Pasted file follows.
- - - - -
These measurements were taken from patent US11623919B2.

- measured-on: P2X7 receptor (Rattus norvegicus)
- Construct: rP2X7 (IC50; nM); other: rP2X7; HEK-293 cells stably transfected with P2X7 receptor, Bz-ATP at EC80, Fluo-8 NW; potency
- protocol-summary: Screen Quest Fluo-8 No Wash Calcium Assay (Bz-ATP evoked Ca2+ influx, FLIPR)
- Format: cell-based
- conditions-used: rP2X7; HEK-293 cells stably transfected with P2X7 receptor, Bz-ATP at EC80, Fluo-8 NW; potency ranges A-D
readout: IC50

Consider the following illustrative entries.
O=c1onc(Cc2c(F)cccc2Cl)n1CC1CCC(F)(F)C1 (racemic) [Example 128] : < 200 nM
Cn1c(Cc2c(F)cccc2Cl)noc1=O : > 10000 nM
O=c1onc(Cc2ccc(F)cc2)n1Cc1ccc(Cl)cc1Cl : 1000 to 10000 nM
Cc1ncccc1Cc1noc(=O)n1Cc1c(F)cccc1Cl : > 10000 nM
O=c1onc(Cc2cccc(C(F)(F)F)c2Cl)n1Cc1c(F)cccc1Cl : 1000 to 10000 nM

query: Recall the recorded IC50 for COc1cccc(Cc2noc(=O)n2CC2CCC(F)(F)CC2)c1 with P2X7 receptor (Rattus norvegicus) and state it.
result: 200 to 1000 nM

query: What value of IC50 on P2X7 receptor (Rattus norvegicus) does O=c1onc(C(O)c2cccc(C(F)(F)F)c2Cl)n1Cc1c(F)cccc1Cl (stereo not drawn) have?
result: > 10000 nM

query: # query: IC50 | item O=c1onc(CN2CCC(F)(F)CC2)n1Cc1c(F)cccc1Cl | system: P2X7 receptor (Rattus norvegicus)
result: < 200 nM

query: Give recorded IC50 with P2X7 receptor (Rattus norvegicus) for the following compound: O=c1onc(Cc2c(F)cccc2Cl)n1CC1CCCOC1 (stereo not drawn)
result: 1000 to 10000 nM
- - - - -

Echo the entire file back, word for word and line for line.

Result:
These measurements were taken from patent US11623919B2.

- measured-on: P2X7 receptor (Rattus norvegicus)
- Construct: rP2X7 (IC50; nM); other: rP2X7; HEK-293 cells stably transfected with P2X7 receptor, Bz-ATP at EC80, Fluo-8 NW; potency
- protocol-summary: Screen Quest Fluo-8 No Wash Calcium Assay (Bz-ATP evoked Ca2+ influx, FLIPR)
- Format: cell-based
- conditions-used: rP2X7; HEK-293 cells stably transfected with P2X7 receptor, Bz-ATP at EC80, Fluo-8 NW; potency ranges A-D
readout: IC50

Consider the following illustrative entries.
O=c1onc(Cc2c(F)cccc2Cl)n1CC1CCC(F)(F)C1 (racemic) [Example 128] : < 200 nM
Cn1c(Cc2c(F)cccc2Cl)noc1=O : > 10000 nM
O=c1onc(Cc2ccc(F)cc2)n1Cc1ccc(Cl)cc1Cl : 1000 to 10000 nM
Cc1ncccc1Cc1noc(=O)n1Cc1c(F)cccc1Cl : > 10000 nM
O=c1onc(Cc2cccc(C(F)(F)F)c2Cl)n1Cc1c(F)cccc1Cl : 1000 to 10000 nM

query: Recall the recorded IC50 for COc1cccc(Cc2noc(=O)n2CC2CCC(F)(F)CC2)c1 with P2X7 receptor (Rattus norvegicus) and state it.
result: 200 to 1000 nM

query: What value of IC50 on P2X7 receptor (Rattus norvegicus) does O=c1onc(C(O)c2cccc(C(F)(F)F)c2Cl)n1Cc1c(F)cccc1Cl (stereo not drawn) have?
result: > 10000 nM

query: # query: IC50 | item O=c1onc(CN2CCC(F)(F)CC2)n1Cc1c(F)cccc1Cl | system: P2X7 receptor (Rattus norvegicus)
result: < 200 nM

query: Give recorded IC50 with P2X7 receptor (Rattus norvegicus) for the following compound: O=c1onc(Cc2c(F)cccc2Cl)n1CC1CCCOC1 (stereo not drawn)
result: 1000 to 10000 nM